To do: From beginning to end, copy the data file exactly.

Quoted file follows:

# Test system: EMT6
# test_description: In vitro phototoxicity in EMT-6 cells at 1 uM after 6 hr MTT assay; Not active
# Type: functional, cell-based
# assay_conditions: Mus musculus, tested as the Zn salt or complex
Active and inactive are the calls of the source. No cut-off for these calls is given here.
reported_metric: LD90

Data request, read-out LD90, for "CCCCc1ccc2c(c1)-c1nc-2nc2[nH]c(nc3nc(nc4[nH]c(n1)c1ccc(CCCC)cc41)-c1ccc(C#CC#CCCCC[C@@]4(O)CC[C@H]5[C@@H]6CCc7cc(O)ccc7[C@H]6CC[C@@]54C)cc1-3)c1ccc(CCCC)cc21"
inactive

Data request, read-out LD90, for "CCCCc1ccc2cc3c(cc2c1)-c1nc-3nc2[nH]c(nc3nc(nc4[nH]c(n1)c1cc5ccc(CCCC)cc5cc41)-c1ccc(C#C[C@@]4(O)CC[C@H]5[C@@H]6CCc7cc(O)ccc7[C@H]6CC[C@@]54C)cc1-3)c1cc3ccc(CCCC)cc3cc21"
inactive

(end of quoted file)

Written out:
# Test system: EMT6
# test_description: In vitro phototoxicity in EMT-6 cells at 1 uM after 6 hr MTT assay; Not active
# Type: functional, cell-based
# assay_conditions: Mus musculus, tested as the Zn salt or complex
Active and inactive are the calls of the source. No cut-off for these calls is given here.
reported_metric: LD90

Data request, read-out LD90, for "CCCCc1ccc2c(c1)-c1nc-2nc2[nH]c(nc3nc(nc4[nH]c(n1)c1ccc(CCCC)cc41)-c1ccc(C#CC#CCCCC[C@@]4(O)CC[C@H]5[C@@H]6CCc7cc(O)ccc7[C@H]6CC[C@@]54C)cc1-3)c1ccc(CCCC)cc21"
inactive

Data request, read-out LD90, for "CCCCc1ccc2cc3c(cc2c1)-c1nc-3nc2[nH]c(nc3nc(nc4[nH]c(n1)c1cc5ccc(CCCC)cc5cc41)-c1ccc(C#C[C@@]4(O)CC[C@H]5[C@@H]6CCc7cc(O)ccc7[C@H]6CC[C@@]54C)cc1-3)c1cc3ccc(CCCC)cc3cc21"
inactive